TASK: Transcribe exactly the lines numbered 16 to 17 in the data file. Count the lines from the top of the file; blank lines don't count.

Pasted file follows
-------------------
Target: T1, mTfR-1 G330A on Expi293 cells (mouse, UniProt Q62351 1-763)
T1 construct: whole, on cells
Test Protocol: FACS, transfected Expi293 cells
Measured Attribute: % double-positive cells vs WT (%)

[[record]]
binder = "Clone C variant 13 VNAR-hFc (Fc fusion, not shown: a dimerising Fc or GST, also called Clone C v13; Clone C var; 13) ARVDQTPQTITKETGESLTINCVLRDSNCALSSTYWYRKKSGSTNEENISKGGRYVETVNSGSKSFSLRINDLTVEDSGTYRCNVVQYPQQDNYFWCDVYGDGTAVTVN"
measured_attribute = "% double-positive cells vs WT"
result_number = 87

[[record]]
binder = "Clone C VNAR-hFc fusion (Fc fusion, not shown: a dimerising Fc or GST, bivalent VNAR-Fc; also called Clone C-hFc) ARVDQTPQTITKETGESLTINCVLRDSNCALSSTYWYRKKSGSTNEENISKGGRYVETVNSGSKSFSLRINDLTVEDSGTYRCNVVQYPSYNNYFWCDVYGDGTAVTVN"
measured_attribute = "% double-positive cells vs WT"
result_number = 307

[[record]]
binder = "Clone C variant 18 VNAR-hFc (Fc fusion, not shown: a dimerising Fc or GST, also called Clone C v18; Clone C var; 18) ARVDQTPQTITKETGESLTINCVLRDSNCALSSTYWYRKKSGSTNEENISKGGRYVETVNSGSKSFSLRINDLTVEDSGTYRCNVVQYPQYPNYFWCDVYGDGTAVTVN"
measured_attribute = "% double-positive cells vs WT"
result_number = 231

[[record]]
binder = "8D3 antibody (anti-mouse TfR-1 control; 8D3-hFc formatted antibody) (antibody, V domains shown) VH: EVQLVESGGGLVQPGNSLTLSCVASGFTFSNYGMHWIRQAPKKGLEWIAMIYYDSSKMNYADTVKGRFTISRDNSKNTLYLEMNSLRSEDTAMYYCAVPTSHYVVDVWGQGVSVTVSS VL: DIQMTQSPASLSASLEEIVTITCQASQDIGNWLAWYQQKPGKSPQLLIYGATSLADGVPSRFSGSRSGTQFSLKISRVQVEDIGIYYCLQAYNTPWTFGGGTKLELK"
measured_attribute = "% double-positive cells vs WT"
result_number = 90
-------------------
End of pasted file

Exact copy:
result_number = 231

[[record]]